- Snow crab decision has implications for oil and minerals
- Non-EU Norway has sovereignty over the Arctic islands of Svalbard
- But the 1920 treaty says other countries can have access
OSLO, Jan 24 (Reuters) – Norway’s Supreme Court will hear arguments on Tuesday over whether EU vessels can fish for snow crab off the Arctic islands north of Norway, in a case that could decide who has the right to explore for oil and minerals in the region.
At stake is whether EU vessels have the right to fish for snow crab, the meat of which is considered a delicacy by gourmets in Japan and South Korea, in the same way as vessels Norwegians.
A Latvian fishing company applied to the non-EU country in 2019 for a fishing license to catch the species, but was refused on the grounds that only Norwegian vessels can.
The Latvian company will claim on Tuesday that it can also under the 1920 Svalbard Treaty, which grants Norway sovereignty over the Arctic islands on the condition that other signatories have access to their territorial waters.
Tuesday’s case has far-reaching implications, according to Oeystein Jensen, a professor at the Fridtjof Nansen Institute in Oslo.
“If the Supreme Court thinks the Svalbard Treaty applies, it’s not just about snow crab, it’s going to be about oil, gas, minerals and fish,” he said. at Reuters. “It’s all or nothing.”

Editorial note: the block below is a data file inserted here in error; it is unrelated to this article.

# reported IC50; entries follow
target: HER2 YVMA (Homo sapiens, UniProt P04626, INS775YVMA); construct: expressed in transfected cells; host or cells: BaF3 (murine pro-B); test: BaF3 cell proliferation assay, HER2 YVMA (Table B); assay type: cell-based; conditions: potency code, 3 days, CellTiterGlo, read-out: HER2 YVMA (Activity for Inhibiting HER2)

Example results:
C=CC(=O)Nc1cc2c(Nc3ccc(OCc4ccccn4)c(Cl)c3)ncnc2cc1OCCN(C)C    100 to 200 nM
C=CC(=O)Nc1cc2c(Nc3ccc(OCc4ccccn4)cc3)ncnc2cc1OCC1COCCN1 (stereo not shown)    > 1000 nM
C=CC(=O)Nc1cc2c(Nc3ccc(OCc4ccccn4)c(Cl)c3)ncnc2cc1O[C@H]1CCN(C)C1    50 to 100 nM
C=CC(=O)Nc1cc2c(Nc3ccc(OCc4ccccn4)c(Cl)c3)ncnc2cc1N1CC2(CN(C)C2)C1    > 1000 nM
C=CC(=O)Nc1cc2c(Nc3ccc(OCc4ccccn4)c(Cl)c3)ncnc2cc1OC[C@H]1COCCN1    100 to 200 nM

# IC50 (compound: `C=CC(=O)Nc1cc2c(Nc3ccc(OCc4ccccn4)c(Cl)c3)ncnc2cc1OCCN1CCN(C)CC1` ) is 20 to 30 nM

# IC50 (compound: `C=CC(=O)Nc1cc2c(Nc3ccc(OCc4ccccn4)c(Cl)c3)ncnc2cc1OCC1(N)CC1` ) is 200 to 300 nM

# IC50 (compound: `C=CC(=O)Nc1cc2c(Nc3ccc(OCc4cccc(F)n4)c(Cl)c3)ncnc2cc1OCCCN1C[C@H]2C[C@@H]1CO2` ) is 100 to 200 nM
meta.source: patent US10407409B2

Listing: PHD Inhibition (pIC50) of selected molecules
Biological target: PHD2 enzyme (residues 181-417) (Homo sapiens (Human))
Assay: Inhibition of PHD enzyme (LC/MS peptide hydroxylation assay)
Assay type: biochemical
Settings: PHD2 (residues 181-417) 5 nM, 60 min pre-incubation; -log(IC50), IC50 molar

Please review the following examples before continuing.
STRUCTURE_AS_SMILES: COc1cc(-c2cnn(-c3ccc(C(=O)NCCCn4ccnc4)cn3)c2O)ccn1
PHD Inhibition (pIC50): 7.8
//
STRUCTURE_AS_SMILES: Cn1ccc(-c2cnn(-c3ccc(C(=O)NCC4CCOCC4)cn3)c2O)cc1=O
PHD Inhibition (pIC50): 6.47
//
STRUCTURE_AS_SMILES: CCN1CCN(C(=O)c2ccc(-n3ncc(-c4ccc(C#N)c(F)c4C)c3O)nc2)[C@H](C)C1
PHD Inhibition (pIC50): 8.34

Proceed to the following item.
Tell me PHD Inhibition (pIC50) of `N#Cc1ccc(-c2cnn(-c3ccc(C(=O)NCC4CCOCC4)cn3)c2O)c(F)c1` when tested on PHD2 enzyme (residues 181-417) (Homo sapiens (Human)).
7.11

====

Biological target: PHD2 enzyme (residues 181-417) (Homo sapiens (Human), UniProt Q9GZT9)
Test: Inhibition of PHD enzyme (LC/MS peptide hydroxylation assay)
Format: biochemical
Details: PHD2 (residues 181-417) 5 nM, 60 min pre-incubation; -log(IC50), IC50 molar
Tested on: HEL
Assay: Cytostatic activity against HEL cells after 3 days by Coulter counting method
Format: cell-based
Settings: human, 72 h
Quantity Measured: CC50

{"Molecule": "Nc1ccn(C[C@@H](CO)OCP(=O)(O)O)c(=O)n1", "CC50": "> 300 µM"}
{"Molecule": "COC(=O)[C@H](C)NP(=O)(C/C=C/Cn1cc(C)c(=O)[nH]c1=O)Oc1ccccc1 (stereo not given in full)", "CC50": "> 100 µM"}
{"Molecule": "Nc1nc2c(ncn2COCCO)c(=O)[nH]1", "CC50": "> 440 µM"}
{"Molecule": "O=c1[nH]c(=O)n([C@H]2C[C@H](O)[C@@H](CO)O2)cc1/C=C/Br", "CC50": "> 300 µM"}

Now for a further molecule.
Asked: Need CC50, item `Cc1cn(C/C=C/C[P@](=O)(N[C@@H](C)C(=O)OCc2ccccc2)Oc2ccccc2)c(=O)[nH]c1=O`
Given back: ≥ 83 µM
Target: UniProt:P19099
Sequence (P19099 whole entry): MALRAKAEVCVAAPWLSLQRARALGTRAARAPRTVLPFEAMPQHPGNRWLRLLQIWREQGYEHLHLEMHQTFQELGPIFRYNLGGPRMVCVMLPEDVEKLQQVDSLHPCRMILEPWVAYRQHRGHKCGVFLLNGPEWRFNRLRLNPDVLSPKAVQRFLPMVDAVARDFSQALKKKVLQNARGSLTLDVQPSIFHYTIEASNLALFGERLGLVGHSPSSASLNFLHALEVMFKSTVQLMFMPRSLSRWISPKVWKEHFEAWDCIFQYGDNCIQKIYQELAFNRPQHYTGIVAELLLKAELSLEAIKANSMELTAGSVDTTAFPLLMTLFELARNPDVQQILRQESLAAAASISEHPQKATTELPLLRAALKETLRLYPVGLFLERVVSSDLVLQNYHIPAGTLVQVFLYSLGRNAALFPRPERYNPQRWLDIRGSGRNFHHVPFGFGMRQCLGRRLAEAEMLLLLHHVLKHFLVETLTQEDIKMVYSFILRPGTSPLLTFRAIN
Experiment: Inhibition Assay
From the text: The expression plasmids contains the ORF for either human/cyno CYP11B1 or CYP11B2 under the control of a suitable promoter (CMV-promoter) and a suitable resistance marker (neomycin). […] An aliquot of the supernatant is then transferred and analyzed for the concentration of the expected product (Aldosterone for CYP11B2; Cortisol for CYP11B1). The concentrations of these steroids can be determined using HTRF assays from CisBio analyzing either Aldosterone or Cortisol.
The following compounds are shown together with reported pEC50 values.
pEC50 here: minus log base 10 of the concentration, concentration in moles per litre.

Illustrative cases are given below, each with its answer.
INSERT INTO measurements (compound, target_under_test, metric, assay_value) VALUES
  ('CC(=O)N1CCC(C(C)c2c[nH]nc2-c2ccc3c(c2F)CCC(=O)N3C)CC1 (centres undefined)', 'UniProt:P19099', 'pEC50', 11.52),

In a sign of the case’s importance to Norway, 15 Supreme Court justices are expected to hear arguments during the four-day session. Most other cases are decided by a panel of just five people.
In 2019, the Supreme Court unanimously ruled that EU fishermen must seek permission from Oslo to fish for snow crab, after the same Latvian fishing company tried to fish off Svalbard. with only an EU license.
Reporting by Gwladys Fouche in Oslo; Editing by Jan Harvey
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Oversees news coverage from Norway for Reuters and loves flying to Svalbard in the Arctic, oil rigs in the North Sea and guessing who will win the Nobel Peace Prize. Born in France and with Reuters since 2010, she has worked for The Guardian, Agence France-Presse and Al Jazeera English, among others, and speaks four languages.
. supreme court norway will hear the crab case snow arctic concerning oil the minerals